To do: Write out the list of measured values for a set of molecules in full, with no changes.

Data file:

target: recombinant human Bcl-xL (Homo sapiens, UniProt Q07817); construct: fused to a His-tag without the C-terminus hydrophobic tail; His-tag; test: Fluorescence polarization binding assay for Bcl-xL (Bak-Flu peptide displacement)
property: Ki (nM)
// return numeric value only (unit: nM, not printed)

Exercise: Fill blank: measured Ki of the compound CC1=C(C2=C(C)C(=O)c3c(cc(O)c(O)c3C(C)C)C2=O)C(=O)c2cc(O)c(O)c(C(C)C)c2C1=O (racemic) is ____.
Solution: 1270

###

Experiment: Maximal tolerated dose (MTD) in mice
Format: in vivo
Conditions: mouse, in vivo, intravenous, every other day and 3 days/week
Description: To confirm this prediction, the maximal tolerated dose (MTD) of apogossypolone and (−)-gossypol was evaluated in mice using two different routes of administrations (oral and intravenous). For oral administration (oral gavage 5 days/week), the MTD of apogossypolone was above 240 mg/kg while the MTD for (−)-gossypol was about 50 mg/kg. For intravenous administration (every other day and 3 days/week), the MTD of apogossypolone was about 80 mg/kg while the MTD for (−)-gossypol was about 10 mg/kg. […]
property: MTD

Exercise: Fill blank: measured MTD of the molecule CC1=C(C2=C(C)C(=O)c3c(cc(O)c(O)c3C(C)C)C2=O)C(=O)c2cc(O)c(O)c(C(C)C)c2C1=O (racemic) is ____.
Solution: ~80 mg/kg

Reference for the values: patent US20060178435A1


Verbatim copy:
target: recombinant human Bcl-xL (Homo sapiens, UniProt Q07817); construct: fused to a His-tag without the C-terminus hydrophobic tail; His-tag; test: Fluorescence polarization binding assay for Bcl-xL (Bak-Flu peptide displacement)
property: Ki (nM)
// return numeric value only (unit: nM, not printed)

Exercise: Fill blank: measured Ki of the compound CC1=C(C2=C(C)C(=O)c3c(cc(O)c(O)c3C(C)C)C2=O)C(=O)c2cc(O)c(O)c(C(C)C)c2C1=O (racemic) is ____.
Solution: 1270

###

Experiment: Maximal tolerated dose (MTD) in mice
Format: in vivo
Conditions: mouse, in vivo, intravenous, every other day and 3 days/week
Description: To confirm this prediction, the maximal tolerated dose (MTD) of apogossypolone and (−)-gossypol was evaluated in mice using two different routes of administrations (oral and intravenous). For oral administration (oral gavage 5 days/week), the MTD of apogossypolone was above 240 mg/kg while the MTD for (−)-gossypol was about 50 mg/kg. For intravenous administration (every other day and 3 days/week), the MTD of apogossypolone was about 80 mg/kg while the MTD for (−)-gossypol was about 10 mg/kg. […]
property: MTD

Exercise: Fill blank: measured MTD of the molecule CC1=C(C2=C(C)C(=O)c3c(cc(O)c(O)c3C(C)C)C2=O)C(=O)c2cc(O)c(O)c(C(C)C)c2C1=O (racemic) is ____.
Solution: ~80 mg/kg

Reference for the values: patent US20060178435A1